• Pick the time slots in which you want to participate or even consider hosting an hour long chat.  Erin Mason has provided a Google Doc for those who wish to sign up and host! Think about stepping out! 
June 29th 9 am -5 pm 

June 30th 9am -5 pm

July 1st 9 am -12 pm

  • Join the chat on June 29th @ 8:00 PM EST hosted by Danielle Schultz and Erin Mason!
  • Can't make it during those times, not a problem!  A transcript will be available on Storify for you to view.  Also, highlights will be available on my blog!
Want a preview of the chat?  Check out last year's Twitter Chat from #NotASCA14?

Tuesday, June 23, 2015

Superstar Counselors to Stalk!!

Tuesday, June 23, 2015

Okay, I admit it! I am a child of the 80s. As I am sitting here watching a marathon of Behind the Music, I am transported back to the days of Aqua Net, spandex, and my musical idols.  If you lived during this era, you may remember the larger than life artists and bands who ruled the airwaves at the time like Madonna, Prince, Michael Jackson, Whitney Houston, Motley Crue, Journey, and list goes on and on.  While watching the series today, I noticed an interesting feature. On some of the shows, the producers interviewed current artists who discussed how their music was influenced by these superstars.  Therefore, these artists took their heroes'  influences and perfected their own craft.

Musical Influences of Contemporary Artists

You may be asking what does this have to do with school counselors?  Since my mind works in some unusual ways, I will put it together for you.  Over the years, there has been a lot of backbreaking groundwork and publicity to enhance the status of school counselors.  This work has been accomplished by  dedicated members of our national organization, the American School Counseling Association, the leadership of many state organizations (Go Georgia!),  former and present school counselors, and counselor educators (see the Timeline: History-of-Counseling by Daclan Habeck). Since becoming involved in #SCCROWD, #SCCHAT, & #HSCCHAT, I have found a lot of knowledgeable and influential school counselors and counselor educators that I stalk regularly.  In my opinion, these educators are my counseling idols and deserve public recognition for their work and contributions in the field of school counseling!!  So, if you want to expand your counseling skills, check out my counseling rock stars!!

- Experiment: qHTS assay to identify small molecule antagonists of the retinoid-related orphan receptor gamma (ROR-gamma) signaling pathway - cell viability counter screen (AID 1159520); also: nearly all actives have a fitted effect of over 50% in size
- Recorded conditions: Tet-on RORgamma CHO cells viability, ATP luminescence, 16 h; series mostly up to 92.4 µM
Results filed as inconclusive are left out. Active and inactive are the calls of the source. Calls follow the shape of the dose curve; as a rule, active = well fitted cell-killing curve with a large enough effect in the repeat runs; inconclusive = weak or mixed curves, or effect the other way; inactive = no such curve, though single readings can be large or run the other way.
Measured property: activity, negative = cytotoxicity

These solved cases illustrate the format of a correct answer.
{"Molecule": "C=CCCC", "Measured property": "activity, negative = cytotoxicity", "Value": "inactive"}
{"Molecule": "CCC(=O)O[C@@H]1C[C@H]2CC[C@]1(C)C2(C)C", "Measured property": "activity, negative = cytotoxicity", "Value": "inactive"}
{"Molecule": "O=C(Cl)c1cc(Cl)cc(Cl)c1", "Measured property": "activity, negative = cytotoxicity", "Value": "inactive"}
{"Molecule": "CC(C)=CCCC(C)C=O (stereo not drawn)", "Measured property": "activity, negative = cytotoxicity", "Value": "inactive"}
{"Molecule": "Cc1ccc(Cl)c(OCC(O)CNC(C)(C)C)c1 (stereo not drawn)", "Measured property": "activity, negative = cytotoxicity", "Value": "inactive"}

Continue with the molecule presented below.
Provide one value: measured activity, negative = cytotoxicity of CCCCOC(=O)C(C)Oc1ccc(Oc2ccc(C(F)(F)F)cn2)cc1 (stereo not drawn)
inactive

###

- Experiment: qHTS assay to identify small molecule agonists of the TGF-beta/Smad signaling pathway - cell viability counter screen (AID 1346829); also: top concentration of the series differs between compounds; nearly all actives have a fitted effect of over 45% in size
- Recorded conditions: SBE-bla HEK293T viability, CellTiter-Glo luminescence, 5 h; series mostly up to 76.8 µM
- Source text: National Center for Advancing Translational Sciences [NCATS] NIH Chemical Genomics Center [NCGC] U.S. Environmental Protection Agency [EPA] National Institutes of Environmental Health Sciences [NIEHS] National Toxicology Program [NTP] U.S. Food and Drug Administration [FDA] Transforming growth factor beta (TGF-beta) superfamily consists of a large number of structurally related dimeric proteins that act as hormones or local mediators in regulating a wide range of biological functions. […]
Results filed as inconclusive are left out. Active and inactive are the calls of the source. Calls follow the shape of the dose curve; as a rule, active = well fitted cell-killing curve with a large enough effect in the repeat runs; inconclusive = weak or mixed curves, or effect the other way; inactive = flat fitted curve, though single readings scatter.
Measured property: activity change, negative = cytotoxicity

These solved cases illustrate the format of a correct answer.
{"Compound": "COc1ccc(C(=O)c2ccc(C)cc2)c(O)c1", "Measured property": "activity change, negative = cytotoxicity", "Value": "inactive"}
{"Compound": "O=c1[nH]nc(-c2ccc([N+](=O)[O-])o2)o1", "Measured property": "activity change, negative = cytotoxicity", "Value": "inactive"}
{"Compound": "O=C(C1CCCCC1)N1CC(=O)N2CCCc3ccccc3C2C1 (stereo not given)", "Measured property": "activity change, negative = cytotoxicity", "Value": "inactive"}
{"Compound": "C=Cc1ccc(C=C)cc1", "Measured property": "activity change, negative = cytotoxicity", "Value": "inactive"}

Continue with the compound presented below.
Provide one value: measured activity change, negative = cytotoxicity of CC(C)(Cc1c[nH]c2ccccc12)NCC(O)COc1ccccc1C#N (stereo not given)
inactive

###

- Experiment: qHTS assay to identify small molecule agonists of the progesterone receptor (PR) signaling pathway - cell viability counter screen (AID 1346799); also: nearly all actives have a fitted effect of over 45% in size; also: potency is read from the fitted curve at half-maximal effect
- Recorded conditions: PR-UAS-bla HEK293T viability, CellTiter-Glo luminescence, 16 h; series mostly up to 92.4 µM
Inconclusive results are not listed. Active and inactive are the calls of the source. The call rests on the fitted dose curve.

My Counseling Rock Stars for High School Counselors                                 

Blogging Stars                                                  
Danielle Schultz
Tracy Jackson
Elizabeth Cranford

Creativity Stars

Carol Miller
Traci Brown

Technology Stars

Erin Mason 
Jeff Ream

Leadership Stars

Tim Conway
Jeremy Goldman

Education Stars

Raychelle Lohmann 
Julia Taylor 
Patrick O'Connor 

Data Stars

Trish Hatch
Franciene Sabens
Russ Sabella

Professional Development Stars

Susan Spellman Cann
Ross Wolfson
Amber Shepherd-Thompson

Top Blogs

Need Professional Development: Check out these School Counselor Professional Development for High School Counselors

School Counselor Crowd

High School Counselor Chat
School Counselor Chat

Do you have a fav counselor that you follow?  Post your counselor crush so I to add him or her to our list!!  

Sunday, June 21, 2015

Timeline: History of Counseling

Sunday, June 21, 2015

This is my first official guest post!! I was super excited when Declan Habeck from Northwestern University reached out to me and asked if I would feature the history of counseling on my blog.  Since I have an undergraduate degree in history, I felt it was incredibly important that we understand how our profession emerged over the last four centuries.  Why understand about our professional past?  I think the answer can be best summed up in this quote...

Timeline: A History of Counseling
By: Declan Habeck